Despite the massive amounts of torque available on the VN2000, the engineers at Kawasaki chose to put some steep gearing in the bike. The net result is that you need to shift out of first gear almost immediately after starting up. Heck, there isn’t even a need for first gear. You can easily start in second. Additionally, this means that at highway speeds, you are often tempted to shift into the non-existent 6th gear because the engine is turning so fast. The gearing on the models sold in Europe however have gearing that is not quite as steep as the ones sold in the US.
So… some folks in the Rogue community have purchased the European gears and installed them on their US bikes. The good news is that this does not involve changing the gears inside the transmission. Instead, this involves swapping out the transfer gears that connect the transmission output shaft to the shaft that drives the front belt pulley. The stock US transfer gears in the transmission have 42 teeth (front) and 50 teeth (rear). The Euro transfer gears have 44 teeth (front) and 48 teeth (rear). This change in gearing creates a noticeable difference. From what I have read in other posts, with the stock configuration, the final drive ratio is 2.7439. and with the euro gears it’s 2.4545.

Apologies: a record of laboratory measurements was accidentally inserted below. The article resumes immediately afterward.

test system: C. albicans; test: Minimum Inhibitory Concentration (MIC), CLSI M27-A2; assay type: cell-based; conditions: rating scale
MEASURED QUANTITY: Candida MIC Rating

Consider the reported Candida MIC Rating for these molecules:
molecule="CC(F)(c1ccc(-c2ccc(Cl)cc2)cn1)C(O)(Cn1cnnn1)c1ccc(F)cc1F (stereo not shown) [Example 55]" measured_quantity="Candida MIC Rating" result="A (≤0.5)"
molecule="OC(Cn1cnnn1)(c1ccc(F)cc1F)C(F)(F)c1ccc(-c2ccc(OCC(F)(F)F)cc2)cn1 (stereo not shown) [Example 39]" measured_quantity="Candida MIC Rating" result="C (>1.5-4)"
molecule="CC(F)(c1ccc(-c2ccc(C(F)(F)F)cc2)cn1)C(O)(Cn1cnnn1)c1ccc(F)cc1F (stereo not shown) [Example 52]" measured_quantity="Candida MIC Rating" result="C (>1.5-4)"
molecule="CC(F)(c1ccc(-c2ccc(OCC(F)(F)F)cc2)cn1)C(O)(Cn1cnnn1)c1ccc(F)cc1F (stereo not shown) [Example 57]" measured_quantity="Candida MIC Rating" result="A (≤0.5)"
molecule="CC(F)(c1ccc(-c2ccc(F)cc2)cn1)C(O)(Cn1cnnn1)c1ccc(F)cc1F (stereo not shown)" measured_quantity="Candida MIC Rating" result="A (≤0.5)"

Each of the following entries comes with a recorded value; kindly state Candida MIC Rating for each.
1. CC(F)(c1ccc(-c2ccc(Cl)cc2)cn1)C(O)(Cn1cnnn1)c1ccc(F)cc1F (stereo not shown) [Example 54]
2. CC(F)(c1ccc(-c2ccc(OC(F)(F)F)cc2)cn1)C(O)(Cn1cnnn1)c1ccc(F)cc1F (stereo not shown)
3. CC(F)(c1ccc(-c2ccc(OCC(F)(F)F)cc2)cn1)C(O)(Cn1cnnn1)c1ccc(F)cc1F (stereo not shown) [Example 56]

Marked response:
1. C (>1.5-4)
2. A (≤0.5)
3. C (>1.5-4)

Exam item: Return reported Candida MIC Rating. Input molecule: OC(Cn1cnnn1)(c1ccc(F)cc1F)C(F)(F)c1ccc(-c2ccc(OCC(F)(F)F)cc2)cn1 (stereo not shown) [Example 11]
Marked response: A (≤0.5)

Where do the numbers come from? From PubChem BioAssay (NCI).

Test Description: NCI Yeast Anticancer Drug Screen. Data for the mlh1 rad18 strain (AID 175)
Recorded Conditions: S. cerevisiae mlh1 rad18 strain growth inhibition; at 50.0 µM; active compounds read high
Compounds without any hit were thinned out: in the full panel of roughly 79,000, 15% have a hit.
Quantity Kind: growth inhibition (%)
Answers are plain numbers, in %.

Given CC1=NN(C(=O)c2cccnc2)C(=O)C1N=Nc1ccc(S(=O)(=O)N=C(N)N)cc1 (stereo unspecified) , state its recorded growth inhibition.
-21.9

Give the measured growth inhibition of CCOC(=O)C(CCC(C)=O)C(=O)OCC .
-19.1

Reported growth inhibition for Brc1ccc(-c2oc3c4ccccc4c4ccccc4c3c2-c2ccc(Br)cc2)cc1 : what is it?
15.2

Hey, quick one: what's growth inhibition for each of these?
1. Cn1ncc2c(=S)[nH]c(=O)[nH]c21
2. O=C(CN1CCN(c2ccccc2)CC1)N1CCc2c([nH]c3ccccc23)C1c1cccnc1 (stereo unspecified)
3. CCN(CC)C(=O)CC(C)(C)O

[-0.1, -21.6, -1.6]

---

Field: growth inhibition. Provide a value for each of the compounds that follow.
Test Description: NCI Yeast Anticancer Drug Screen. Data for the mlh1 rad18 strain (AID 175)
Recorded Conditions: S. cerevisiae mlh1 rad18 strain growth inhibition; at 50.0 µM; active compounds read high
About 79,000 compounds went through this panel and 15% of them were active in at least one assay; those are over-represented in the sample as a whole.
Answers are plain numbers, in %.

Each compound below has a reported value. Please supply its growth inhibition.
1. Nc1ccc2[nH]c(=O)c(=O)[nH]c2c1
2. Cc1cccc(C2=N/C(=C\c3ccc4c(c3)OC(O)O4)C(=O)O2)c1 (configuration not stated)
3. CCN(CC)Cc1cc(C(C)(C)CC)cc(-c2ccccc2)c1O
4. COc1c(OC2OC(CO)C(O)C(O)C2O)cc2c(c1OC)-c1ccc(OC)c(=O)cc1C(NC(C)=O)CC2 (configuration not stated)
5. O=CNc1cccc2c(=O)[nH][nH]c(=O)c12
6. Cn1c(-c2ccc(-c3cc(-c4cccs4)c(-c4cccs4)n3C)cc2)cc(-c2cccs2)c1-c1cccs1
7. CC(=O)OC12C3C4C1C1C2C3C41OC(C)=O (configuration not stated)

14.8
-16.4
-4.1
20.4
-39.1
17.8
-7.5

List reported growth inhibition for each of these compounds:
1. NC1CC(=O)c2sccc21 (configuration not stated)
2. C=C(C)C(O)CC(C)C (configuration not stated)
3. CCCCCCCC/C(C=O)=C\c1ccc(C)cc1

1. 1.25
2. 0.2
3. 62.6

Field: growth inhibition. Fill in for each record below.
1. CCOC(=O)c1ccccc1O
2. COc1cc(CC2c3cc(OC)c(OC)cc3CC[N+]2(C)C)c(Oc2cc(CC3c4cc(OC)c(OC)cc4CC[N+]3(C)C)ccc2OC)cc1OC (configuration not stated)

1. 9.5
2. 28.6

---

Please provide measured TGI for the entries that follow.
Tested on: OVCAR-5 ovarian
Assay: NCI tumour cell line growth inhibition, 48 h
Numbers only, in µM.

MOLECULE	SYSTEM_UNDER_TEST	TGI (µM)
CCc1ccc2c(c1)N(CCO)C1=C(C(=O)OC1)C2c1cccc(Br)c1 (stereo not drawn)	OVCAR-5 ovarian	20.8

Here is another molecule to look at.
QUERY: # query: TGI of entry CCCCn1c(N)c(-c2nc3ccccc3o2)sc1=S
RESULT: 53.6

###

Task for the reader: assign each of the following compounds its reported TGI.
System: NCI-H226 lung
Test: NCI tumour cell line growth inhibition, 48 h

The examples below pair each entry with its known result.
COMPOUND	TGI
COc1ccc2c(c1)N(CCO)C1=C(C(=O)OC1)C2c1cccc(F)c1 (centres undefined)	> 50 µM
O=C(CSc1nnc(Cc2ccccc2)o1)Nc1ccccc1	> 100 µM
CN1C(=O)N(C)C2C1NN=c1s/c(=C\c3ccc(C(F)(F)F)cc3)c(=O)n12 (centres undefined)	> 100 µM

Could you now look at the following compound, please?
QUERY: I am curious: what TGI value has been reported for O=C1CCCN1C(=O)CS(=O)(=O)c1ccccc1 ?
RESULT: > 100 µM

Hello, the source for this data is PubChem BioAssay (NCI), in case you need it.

After my first long trip on my bike back in July, I decided to do the same. There is a great article by Ron Holthaus on the Rogue Owners Group site that describes the process and I strongly recommend that you read that article as well if you are going to make this change. I’ve documented my efforts here and hopefully it will benefit someone else. The Euro gears are not available through US dealerships but you can obtain them from dealers in Canada. I bought mine from St. Onge Recreation in Barrie, Ontario. Each gear was $151.68, so with tax and shipping it came out to a tad over $345. But check out some online forums. Others seem to have purchased the gears for less than that. From my local dealership I bought two new gaskets. The outer transmission cover gasket was $11.64 and the inner transmission cover gasket was $19.40. Oh, and I bought two new crush gaskets for the exhaust pipes. I borrowed a motorcycle lift from my friend and riding partner Scott for the project. I’ve got to get myself one of those…
Here are the two gears as I received them and the two gaskets.
My bike is a 2006 Classic LT so I started by removing the right saddlebag.
Next I removed the right footboard.
Next, the two muffers and the exhaust headers.
The next step is to remove the gas tank. I removed the cover on the left side of the engine and disconnected the 4 electrical plugs.
Next I disconnect the fuel line from the pump. There is an orange coupling that make this an easy task. Simply slide the orange couple back and the hose comes right off. Have a rag handy to catch the bit of gas that drips out.
Then I disconnected the two fuel tank vent hoses.
The tank is secured with one bolt. After removing the bolt, I slid the tank backwards so that it would clear the front mounts and lifted it off and set it in a safe place.
I put the cover bolt back in the bracket so that I wouldn’t lose it.